Melanie Thompson is a paediatrician working in the Kimberley, WA. She is interested in indigenous health and dares you to listen to her talk without itching. Scabies is one of the world’s top 50 infectious diseases, and we thought it deserved the chance to shine. Say hello to our little friend…
The Global and Local Impact of Scabies
Scabies affects around 100 million people globally at any given time, placing it in the top 50 infectious diseases in terms of disability-adjusted life years. Its impact exceeds that of diseases like dengue fever.
In Australia, especially among children, scabies prevalence is alarmingly high, with rates even higher in tropical, under-resourced regions. – Prevalence of scabies worldwide—An updated systematic literature review in 2022 – Schneider – 2023 – Journal of the European Academy of Dermatology and Venereology – Wiley Online Library
If you think it has gone away, read this recent article in the Lancet.
The Biology of Scabies
Scabies is primarily caused by the mite Sarcoptes scabiei var. hominis. This microscopic arthropod has a complex lifecycle involving egg-laying, larval, and adult stages, predominantly occurring on the human host. Understanding the lifecycle is crucial for effective treatment strategies.
The female mite burrows into the epidermis, laying eggs as it progresses into the stratum corneum. These eggs hatch into larvae, which then mature into adult mites.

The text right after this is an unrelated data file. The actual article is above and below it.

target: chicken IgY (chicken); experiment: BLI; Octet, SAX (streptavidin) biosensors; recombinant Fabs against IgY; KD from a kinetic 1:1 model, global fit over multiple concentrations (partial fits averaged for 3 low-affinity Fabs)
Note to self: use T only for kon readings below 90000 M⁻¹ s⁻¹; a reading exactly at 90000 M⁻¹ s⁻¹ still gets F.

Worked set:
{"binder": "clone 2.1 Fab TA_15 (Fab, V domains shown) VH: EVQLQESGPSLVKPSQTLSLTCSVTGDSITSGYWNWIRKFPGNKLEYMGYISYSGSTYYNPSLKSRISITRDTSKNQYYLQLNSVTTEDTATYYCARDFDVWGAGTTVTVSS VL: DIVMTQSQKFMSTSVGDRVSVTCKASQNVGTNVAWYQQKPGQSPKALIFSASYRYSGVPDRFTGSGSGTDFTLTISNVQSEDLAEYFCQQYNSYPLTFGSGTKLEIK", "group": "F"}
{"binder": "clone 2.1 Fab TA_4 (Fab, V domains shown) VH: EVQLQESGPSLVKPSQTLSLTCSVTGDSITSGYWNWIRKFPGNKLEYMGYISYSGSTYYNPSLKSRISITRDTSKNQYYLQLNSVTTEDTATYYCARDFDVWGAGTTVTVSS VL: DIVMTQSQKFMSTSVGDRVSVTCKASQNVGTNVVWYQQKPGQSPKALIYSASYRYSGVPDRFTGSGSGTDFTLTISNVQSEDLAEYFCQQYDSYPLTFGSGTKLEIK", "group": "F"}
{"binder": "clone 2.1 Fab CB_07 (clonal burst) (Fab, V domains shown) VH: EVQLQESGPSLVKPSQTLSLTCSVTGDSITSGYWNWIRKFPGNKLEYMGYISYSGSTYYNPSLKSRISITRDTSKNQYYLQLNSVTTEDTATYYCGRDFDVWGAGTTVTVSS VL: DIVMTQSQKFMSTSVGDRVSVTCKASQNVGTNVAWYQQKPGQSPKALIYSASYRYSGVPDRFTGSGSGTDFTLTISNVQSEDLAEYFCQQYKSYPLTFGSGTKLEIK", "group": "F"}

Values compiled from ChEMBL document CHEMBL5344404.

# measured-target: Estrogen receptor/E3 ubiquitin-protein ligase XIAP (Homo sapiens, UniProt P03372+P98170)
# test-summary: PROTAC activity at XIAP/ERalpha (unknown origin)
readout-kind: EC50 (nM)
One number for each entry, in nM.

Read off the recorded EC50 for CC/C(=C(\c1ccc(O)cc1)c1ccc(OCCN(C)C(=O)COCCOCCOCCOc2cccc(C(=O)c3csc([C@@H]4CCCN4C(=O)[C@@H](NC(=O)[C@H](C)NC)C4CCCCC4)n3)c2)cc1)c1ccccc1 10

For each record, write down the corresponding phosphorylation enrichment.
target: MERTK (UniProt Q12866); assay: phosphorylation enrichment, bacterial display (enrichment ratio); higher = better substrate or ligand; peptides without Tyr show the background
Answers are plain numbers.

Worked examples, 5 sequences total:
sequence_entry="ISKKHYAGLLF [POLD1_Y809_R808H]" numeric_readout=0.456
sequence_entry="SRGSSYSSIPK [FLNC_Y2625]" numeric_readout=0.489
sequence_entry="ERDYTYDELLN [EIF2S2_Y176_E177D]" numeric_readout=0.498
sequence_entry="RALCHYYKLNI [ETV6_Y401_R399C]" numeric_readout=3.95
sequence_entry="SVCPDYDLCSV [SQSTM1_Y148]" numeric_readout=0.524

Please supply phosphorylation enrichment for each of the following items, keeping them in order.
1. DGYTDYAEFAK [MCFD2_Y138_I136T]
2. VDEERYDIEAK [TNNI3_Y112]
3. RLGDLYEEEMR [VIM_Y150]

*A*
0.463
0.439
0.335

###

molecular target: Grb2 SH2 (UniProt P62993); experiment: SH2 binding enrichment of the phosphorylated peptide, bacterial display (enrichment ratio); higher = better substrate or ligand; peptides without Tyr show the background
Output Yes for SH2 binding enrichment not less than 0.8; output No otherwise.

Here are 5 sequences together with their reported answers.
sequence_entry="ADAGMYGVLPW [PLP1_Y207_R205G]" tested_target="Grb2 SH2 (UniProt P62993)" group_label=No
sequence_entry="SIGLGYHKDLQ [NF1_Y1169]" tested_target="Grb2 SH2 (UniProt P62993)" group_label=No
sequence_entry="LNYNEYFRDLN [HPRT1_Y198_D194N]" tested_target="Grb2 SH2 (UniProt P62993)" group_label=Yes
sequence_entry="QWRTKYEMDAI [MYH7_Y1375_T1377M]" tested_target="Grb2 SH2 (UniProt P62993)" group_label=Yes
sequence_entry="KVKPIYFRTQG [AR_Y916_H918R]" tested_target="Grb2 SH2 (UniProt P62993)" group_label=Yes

Pathophysiology of Scabies
Immune Response and Inflammation: The burrowing of mites and their eggs, faeces, and saliva triggers an immune response in the human host. This response leads to inflammation, characterized by intense itching and a rash, typically developing several weeks after the initial infestation.
Delayed Hypersensitivity Reaction: The itching associated with scabies is primarily due to a delayed hypersensitivity reaction to the mites. The delay in symptom onset during initial infestation is due to the time the body’s immune system takes to develop this reaction.
Types of Scabies Infestation
Simple Scabies: Also known as ordinary scabies, this form is characterized by a limited number of mites on the body, usually less than 15. Symptoms include itching and a pimple-like rash, with burrows visible upon close examination.